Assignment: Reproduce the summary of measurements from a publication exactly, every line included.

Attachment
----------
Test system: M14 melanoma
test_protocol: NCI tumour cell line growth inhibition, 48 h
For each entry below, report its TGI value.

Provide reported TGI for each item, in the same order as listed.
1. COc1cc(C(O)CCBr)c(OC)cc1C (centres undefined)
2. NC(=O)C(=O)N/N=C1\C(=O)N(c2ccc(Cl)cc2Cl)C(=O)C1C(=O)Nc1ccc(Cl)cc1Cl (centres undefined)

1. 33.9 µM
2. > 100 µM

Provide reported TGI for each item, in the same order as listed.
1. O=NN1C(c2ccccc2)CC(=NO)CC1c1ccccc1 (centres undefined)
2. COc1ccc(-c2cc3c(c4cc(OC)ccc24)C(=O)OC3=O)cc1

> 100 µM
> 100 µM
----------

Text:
Test system: M14 melanoma
test_protocol: NCI tumour cell line growth inhibition, 48 h
For each entry below, report its TGI value.

Provide reported TGI for each item, in the same order as listed.
1. COc1cc(C(O)CCBr)c(OC)cc1C (centres undefined)
2. NC(=O)C(=O)N/N=C1\C(=O)N(c2ccc(Cl)cc2Cl)C(=O)C1C(=O)Nc1ccc(Cl)cc1Cl (centres undefined)

1. 33.9 µM
2. > 100 µM

Provide reported TGI for each item, in the same order as listed.
1. O=NN1C(c2ccccc2)CC(=NO)CC1c1ccccc1 (centres undefined)
2. COc1ccc(-c2cc3c(c4cc(OC)ccc24)C(=O)OC3=O)cc1

> 100 µM
> 100 µM